My heart hurts today.
It aches for the people of Ukraine. It especially hurts for a group of pastors and Christians in Ukraine who are closely tied to my church body. I know their names. I’ve followed their stories.
Now many of them find themselves barricaded in their homes or hiding in subway tunnels. Some are desperately trying to make their way west toward Poland.
Bombs are exploding around them. People are dying. Their nation is desperately trying to fend off a foreign invader. Few of us can imagine what it must be like for them. The world is literally crashing around them.
If I had the opportunity, I would read to each of them the words of Psalm 46. If you have a chance this week, I encourage you to turn off the news for a few minutes, put down your phone, and read for yourself the comforting words of this psalm.
In it, the psalmist describes the world falling apart around us – the mountains crumbling, the seas surging, the earth giving way. But he says again and again that we do not need to be afraid. God is our refuge and strength. He is with us. He will help us.
A Mighty Fortress is our God.
In verse ten, God calmly and firmly speaks. “Be still, and know that I am God,” he says. “I will be exalted among the nations, I will be exalted in the earth.”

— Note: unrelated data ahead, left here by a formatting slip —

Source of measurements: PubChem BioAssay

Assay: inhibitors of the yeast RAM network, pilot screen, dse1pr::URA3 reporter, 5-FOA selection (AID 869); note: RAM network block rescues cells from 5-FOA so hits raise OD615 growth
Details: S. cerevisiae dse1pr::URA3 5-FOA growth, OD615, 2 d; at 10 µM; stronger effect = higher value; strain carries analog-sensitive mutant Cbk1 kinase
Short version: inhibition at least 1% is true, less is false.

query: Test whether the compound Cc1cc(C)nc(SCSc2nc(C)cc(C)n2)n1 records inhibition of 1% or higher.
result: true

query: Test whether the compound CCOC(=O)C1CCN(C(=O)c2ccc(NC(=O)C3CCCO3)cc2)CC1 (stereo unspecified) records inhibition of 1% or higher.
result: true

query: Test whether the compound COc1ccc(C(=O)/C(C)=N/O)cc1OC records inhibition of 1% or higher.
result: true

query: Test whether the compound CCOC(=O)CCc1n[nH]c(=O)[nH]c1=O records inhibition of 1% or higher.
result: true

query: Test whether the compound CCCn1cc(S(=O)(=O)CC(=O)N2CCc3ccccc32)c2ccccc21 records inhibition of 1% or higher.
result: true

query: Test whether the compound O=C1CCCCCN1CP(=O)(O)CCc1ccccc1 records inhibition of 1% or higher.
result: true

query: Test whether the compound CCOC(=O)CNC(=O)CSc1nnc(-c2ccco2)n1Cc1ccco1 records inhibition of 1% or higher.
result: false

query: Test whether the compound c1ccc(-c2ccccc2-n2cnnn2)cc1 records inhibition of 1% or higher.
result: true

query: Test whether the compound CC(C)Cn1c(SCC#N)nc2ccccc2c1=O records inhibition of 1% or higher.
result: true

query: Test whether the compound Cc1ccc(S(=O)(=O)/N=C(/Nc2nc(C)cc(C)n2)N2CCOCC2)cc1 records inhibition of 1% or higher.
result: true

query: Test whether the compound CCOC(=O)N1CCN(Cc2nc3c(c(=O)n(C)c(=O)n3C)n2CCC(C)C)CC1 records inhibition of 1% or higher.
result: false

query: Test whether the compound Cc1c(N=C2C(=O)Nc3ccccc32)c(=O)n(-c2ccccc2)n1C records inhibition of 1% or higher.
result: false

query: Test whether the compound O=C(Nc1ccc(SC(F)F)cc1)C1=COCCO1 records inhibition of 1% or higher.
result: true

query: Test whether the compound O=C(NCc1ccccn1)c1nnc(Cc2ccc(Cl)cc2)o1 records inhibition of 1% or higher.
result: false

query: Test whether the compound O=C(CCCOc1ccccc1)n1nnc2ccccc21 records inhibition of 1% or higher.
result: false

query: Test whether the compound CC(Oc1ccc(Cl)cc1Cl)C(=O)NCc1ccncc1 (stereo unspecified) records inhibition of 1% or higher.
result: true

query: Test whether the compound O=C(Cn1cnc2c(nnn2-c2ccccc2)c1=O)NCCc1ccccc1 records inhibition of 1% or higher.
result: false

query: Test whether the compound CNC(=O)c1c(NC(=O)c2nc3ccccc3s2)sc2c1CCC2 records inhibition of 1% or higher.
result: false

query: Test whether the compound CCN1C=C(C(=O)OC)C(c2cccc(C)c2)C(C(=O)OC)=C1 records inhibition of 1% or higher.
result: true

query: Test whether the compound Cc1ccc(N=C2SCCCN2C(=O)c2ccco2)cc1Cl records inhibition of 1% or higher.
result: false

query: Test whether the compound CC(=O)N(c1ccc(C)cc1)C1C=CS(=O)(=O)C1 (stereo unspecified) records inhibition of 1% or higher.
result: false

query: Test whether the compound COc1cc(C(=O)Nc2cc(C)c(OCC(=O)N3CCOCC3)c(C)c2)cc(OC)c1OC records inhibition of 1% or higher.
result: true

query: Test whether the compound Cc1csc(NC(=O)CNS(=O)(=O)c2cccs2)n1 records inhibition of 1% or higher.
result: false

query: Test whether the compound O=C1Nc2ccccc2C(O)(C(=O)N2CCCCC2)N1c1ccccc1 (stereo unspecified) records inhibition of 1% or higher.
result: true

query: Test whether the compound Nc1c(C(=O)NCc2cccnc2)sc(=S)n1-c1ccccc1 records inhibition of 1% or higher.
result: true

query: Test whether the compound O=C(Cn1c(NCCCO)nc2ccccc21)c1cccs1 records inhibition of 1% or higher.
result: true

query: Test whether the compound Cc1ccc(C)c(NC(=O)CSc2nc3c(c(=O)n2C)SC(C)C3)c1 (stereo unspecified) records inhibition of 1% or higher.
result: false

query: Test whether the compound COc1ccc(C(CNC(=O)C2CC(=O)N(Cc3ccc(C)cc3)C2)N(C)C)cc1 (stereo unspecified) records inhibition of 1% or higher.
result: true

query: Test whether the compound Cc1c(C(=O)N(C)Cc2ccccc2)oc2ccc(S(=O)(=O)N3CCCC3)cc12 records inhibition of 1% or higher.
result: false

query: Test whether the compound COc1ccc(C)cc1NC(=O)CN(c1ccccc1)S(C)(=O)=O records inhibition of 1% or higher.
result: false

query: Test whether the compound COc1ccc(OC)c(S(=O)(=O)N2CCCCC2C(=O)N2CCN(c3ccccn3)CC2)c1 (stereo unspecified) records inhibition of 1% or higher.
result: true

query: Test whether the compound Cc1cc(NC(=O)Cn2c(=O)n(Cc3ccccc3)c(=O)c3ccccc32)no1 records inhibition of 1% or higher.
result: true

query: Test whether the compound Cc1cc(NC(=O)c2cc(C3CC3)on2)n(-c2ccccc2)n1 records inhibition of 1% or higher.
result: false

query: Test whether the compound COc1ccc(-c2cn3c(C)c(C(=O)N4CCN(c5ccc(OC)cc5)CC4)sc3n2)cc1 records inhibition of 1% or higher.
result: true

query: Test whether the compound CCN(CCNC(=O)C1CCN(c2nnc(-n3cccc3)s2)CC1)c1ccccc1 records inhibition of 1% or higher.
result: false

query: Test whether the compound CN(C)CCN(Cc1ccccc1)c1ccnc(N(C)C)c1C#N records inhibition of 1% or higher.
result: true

Many Christians take those words as God speaking to us – as God speaking to our brothers and sisters in Ukraine. “Be still. Take a deep breath. Remember that I am God. I will take care of you. I will protect you. I am the King and Creator of the universe. I am your Savior and Father and Friend. Do not be afraid.”
Those words echo promises and encouragements God gives us throughout the Bible. But, as a fellow pastor pointed out to me years ago, the words of verse ten most likely aren’t directed toward us.
In the verses right before God speaks, the psalmist says, “Come and see the works of the Lord … He makes wars cease to the ends of the earth; he breaks the bow and shatters the spear.” In other words, when conniving kings and evil empires wage war against us, we can know that, in the end, God will bring those conflicts to an end.
He will protect his people. All wars will eventually end. Evil cannot win.
In that context, when God says, “Be still, and know that I am God,” it seems he is speaking to those who wage war against the innocent. He is saying, “Stop. Remember who is really in charge. I am in control.”
One way or another, this conflict in Ukraine will end. God will be with his people, providing and protecting them. No matter what happens to them here, they will dwell in the safety of heaven forever. One day, those who maliciously attack them will have to stand before the God of the universe and give an account.
I don’t know how long this conflict in Ukraine will last.
Many of us are openly wondering whether the world will once again delve into a multination war. Only God knows.
My prayer today is that everyone in our world – both God’s people who are suffering and those who wage war against them – take to heart God’s powerful encouragement and warning.
“Be still, and know that I am God.”